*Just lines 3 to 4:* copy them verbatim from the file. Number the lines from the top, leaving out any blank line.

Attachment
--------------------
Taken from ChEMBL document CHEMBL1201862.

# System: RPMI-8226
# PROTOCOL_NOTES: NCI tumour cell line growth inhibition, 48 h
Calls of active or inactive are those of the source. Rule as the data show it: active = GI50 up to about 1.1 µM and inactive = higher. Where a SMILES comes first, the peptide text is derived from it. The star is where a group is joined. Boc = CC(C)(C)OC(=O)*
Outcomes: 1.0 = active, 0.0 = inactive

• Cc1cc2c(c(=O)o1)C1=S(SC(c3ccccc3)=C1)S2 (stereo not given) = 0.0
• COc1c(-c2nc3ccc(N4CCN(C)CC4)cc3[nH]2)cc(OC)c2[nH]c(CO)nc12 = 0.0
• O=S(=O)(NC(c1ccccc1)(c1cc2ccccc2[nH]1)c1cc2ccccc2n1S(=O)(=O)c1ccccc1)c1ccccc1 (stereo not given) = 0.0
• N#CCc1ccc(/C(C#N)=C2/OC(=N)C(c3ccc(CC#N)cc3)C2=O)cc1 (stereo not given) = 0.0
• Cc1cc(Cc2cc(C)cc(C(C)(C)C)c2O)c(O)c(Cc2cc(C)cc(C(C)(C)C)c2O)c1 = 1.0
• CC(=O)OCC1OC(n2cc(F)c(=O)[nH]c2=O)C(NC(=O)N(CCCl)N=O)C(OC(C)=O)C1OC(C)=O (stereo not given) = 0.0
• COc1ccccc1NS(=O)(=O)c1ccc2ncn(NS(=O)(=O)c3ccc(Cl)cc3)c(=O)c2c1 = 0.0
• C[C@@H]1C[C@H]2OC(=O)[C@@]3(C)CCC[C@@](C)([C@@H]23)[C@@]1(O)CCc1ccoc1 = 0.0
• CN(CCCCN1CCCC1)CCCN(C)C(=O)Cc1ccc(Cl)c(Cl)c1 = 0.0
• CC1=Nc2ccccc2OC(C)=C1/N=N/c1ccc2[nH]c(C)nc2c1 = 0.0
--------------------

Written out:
# PROTOCOL_NOTES: NCI tumour cell line growth inhibition, 48 h
Calls of active or inactive are those of the source. Rule as the data show it: active = GI50 up to about 1.1 µM and inactive = higher. Where a SMILES comes first, the peptide text is derived from it. The star is where a group is joined. Boc = CC(C)(C)OC(=O)*